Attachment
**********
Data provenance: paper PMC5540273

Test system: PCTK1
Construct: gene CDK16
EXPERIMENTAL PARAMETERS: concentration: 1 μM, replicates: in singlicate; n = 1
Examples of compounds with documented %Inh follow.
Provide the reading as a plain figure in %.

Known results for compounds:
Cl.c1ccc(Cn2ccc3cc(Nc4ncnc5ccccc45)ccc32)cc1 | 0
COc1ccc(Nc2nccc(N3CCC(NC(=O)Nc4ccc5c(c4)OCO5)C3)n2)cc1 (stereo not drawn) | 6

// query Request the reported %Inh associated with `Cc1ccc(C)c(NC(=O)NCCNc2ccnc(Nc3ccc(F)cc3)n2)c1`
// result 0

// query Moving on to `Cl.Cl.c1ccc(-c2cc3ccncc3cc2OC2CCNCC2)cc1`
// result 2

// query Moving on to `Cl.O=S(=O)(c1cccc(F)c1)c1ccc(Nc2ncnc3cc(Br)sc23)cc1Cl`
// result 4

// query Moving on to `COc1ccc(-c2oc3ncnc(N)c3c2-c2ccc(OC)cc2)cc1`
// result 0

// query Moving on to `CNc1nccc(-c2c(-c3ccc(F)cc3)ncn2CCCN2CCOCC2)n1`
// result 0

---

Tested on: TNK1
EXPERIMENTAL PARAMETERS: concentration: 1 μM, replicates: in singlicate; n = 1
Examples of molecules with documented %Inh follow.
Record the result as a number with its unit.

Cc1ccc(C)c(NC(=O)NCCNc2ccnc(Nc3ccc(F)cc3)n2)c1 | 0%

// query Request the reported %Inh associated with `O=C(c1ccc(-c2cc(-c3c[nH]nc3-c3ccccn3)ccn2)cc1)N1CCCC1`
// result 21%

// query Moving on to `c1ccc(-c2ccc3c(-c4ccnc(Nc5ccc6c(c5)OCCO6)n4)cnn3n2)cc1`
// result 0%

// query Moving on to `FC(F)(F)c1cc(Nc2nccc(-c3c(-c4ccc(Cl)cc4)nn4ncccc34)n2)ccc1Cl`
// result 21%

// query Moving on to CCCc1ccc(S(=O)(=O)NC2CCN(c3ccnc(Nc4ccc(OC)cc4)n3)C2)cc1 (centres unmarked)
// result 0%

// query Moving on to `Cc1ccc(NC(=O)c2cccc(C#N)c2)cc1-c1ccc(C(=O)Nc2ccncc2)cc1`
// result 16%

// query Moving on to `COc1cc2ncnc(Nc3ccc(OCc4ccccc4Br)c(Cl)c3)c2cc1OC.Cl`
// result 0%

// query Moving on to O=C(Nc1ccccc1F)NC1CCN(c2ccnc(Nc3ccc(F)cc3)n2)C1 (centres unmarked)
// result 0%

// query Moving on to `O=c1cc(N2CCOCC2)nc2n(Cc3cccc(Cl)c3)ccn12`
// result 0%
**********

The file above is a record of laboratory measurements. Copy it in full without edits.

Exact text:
Data provenance: paper PMC5540273

Test system: PCTK1
Construct: gene CDK16
EXPERIMENTAL PARAMETERS: concentration: 1 μM, replicates: in singlicate; n = 1
Examples of compounds with documented %Inh follow.
Provide the reading as a plain figure in %.

Known results for compounds:
Cl.c1ccc(Cn2ccc3cc(Nc4ncnc5ccccc45)ccc32)cc1 | 0
COc1ccc(Nc2nccc(N3CCC(NC(=O)Nc4ccc5c(c4)OCO5)C3)n2)cc1 (stereo not drawn) | 6

// query Request the reported %Inh associated with `Cc1ccc(C)c(NC(=O)NCCNc2ccnc(Nc3ccc(F)cc3)n2)c1`
// result 0

// query Moving on to `Cl.Cl.c1ccc(-c2cc3ccncc3cc2OC2CCNCC2)cc1`
// result 2

// query Moving on to `Cl.O=S(=O)(c1cccc(F)c1)c1ccc(Nc2ncnc3cc(Br)sc23)cc1Cl`
// result 4

// query Moving on to `COc1ccc(-c2oc3ncnc(N)c3c2-c2ccc(OC)cc2)cc1`
// result 0

// query Moving on to `CNc1nccc(-c2c(-c3ccc(F)cc3)ncn2CCCN2CCOCC2)n1`
// result 0

---

Tested on: TNK1
EXPERIMENTAL PARAMETERS: concentration: 1 μM, replicates: in singlicate; n = 1
Examples of molecules with documented %Inh follow.
Record the result as a number with its unit.

Cc1ccc(C)c(NC(=O)NCCNc2ccnc(Nc3ccc(F)cc3)n2)c1 | 0%

// query Request the reported %Inh associated with `O=C(c1ccc(-c2cc(-c3c[nH]nc3-c3ccccn3)ccn2)cc1)N1CCCC1`
// result 21%

// query Moving on to `c1ccc(-c2ccc3c(-c4ccnc(Nc5ccc6c(c5)OCCO6)n4)cnn3n2)cc1`
// result 0%

// query Moving on to `FC(F)(F)c1cc(Nc2nccc(-c3c(-c4ccc(Cl)cc4)nn4ncccc34)n2)ccc1Cl`
// result 21%

// query Moving on to CCCc1ccc(S(=O)(=O)NC2CCN(c3ccnc(Nc4ccc(OC)cc4)n3)C2)cc1 (centres unmarked)
// result 0%

// query Moving on to `Cc1ccc(NC(=O)c2cccc(C#N)c2)cc1-c1ccc(C(=O)Nc2ccncc2)cc1`
// result 16%

// query Moving on to `COc1cc2ncnc(Nc3ccc(OCc4ccccc4Br)c(Cl)c3)c2cc1OC.Cl`
// result 0%

// query Moving on to O=C(Nc1ccccc1F)NC1CCN(c2ccnc(Nc3ccc(F)cc3)n2)C1 (centres unmarked)
// result 0%

// query Moving on to `O=c1cc(N2CCOCC2)nc2n(Cc3cccc(Cl)c3)ccn12`
// result 0%